Economic efficiency of second-best congestion pricing schemes in urban highway systems
This paper examines urban highway congestion pricing in the instance in which it is not possible to levy a congestion toll on a major portion of the urban road system. This case is pertinent because of technical and/or political constraints. The paper uses economic theory of the second best and a simulation model to compare first-best, second-best and no-toll solutions for a model with two routes and two time periods (peak and pre-peak). The main findings from the simulation results are: (1) the second-best scheme is effective but less efficient than the first-best scheme in reallocating traffic volumes; (2) the second-best tolls are appreciably smaller than the first-best tolls; (3) the welfare gains from the second-best policy are much smaller than the welfare gains that are possible with a complete set of first-best tolls. It is also shown that the nature of the simulation results is not sensitive to reasonable cost and demand parameters.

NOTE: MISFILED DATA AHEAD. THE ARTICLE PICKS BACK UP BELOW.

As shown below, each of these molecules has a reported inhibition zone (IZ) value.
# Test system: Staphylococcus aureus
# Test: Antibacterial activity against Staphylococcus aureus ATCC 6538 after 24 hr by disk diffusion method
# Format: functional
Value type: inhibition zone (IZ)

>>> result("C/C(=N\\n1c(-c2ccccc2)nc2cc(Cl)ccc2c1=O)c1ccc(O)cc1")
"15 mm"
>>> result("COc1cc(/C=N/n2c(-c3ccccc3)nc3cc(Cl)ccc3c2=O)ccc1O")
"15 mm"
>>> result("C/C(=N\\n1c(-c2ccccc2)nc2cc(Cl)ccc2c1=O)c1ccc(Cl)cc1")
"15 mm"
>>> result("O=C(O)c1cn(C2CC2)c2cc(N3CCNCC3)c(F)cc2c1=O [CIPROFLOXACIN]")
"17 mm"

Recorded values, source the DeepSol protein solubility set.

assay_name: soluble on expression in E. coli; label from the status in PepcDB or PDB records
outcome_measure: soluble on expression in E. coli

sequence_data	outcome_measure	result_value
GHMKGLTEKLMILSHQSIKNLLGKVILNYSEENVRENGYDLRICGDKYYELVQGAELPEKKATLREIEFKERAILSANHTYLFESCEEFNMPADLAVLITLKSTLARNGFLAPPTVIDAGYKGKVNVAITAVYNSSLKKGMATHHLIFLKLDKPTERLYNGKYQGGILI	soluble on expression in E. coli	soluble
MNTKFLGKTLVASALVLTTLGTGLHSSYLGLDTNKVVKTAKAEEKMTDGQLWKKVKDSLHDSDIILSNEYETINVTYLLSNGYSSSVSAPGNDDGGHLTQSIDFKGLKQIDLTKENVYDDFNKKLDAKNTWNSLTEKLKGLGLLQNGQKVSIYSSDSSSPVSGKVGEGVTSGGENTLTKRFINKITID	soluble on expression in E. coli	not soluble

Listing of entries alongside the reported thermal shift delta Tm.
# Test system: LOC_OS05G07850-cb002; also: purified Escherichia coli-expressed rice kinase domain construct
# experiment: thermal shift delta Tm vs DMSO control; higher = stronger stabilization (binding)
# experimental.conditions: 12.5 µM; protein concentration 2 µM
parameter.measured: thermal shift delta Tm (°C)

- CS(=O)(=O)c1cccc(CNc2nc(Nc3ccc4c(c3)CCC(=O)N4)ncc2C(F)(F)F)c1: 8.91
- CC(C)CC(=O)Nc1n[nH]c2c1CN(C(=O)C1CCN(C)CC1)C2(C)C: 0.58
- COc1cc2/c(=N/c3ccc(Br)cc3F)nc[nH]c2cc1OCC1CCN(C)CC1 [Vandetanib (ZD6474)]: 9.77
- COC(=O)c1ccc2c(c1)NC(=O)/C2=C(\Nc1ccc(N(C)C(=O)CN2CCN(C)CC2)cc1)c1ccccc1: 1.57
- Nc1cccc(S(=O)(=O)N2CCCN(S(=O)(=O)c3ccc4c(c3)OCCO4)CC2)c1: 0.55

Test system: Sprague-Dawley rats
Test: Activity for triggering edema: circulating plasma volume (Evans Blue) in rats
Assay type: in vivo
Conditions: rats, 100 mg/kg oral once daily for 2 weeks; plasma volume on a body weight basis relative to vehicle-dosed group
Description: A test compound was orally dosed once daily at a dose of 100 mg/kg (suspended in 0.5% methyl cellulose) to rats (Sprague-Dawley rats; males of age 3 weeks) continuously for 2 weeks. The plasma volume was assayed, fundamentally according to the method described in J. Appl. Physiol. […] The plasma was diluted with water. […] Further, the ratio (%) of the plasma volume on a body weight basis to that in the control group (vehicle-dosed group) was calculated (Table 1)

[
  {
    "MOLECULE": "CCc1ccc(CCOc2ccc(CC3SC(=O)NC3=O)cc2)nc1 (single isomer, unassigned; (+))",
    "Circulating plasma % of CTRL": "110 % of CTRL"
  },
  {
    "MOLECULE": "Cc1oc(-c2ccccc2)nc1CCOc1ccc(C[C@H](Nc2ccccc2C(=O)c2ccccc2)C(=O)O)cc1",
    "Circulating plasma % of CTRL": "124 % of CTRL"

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Volume (Year): 33 (1999)
Issue (Month): 3 (April)
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References listed on IDEAS
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- Richard Arnott & Andre de Palma & Robin Lindsey, 1985.
"Economics of a Bottleneck,"
636, Queen's University, Department of Economics.
- Arnott, R. & de Palma, A. & Lindsey, R., 1990. "Departure time and route choice for the morning commute," Transportation Research Part B: Methodological, Elsevier, vol. 24(3), pages 209-228, June.
- Small, Kenneth A, 1982. "The Scheduling of Consumer Activities: Work Trips," American Economic Review, American Economic Association, vol. 72(3), pages 467-79, June.
- Vickrey, William S, 1969. "Congestion Theory and Transport Investment," American Economic Review, American Economic Association, vol. 59(2), pages 251-60, May.
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